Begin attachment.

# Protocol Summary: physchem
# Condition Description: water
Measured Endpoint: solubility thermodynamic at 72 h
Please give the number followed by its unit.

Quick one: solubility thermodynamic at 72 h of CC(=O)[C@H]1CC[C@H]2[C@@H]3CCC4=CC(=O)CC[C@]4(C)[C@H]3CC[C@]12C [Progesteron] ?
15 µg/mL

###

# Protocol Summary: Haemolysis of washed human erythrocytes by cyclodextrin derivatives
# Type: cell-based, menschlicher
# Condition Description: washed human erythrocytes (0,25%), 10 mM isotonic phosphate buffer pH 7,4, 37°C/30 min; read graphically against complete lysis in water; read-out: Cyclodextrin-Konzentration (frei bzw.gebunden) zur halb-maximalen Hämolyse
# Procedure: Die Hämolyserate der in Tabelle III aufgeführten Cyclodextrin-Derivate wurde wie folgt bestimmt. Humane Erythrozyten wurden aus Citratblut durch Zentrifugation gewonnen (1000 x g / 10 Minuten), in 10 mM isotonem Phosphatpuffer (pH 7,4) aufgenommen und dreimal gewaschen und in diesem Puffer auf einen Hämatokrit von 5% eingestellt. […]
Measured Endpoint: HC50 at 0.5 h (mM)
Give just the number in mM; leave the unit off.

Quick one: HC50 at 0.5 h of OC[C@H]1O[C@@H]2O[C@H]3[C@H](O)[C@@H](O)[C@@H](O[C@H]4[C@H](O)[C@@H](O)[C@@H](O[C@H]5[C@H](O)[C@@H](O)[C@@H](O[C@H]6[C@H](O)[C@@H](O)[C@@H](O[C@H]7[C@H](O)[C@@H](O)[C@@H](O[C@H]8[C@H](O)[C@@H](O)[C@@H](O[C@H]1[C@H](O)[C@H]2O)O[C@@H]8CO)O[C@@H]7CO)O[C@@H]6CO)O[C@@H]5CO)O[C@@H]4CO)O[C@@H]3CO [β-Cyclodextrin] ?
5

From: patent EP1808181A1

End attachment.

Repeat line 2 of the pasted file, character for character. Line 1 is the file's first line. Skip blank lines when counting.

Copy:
# Condition Description: water